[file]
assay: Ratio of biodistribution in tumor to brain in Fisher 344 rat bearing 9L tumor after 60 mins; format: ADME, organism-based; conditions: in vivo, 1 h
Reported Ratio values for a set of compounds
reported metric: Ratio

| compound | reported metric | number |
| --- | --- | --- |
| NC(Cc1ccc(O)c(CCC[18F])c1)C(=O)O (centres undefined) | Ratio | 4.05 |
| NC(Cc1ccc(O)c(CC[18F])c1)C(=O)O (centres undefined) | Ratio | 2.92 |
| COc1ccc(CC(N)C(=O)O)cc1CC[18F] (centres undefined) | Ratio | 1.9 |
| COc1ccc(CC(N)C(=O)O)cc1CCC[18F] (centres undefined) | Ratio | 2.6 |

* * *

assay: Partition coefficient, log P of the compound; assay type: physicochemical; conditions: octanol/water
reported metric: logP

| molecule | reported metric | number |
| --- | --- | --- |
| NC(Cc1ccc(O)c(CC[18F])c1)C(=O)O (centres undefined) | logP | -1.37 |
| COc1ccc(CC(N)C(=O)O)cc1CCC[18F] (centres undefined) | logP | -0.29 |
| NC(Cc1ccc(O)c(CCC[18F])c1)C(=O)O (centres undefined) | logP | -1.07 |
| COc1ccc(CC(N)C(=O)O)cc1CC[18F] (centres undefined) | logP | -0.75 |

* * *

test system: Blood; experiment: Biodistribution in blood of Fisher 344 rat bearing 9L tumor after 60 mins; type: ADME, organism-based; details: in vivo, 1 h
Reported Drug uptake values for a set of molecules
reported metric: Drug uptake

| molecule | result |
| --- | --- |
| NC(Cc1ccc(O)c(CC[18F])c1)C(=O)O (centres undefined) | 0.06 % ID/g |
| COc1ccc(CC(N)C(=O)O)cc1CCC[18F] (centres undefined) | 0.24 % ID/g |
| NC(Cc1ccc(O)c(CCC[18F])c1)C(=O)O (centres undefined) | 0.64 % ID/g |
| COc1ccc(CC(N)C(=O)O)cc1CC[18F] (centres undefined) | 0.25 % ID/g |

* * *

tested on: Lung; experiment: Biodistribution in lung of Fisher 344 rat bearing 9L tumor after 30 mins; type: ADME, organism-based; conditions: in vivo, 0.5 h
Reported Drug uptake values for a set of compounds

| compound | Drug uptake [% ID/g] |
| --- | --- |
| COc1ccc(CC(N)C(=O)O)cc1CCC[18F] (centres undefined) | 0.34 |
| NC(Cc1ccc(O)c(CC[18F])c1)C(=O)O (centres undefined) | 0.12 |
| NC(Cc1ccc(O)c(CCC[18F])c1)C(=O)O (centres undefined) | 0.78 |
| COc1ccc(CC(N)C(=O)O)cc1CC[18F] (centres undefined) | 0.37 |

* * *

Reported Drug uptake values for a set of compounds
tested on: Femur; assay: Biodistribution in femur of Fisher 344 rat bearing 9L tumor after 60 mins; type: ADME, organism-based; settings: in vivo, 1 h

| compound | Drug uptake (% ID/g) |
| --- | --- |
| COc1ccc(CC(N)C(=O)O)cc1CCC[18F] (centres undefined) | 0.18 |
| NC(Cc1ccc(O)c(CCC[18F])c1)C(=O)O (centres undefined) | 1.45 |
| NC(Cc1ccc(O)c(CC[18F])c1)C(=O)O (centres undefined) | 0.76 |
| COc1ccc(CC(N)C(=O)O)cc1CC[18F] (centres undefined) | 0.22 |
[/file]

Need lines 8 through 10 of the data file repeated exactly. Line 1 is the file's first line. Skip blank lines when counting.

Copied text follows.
| COc1ccc(CC(N)C(=O)O)cc1CC[18F] (centres undefined) | Ratio | 1.9 |
| COc1ccc(CC(N)C(=O)O)cc1CCC[18F] (centres undefined) | Ratio | 2.6 |

* * *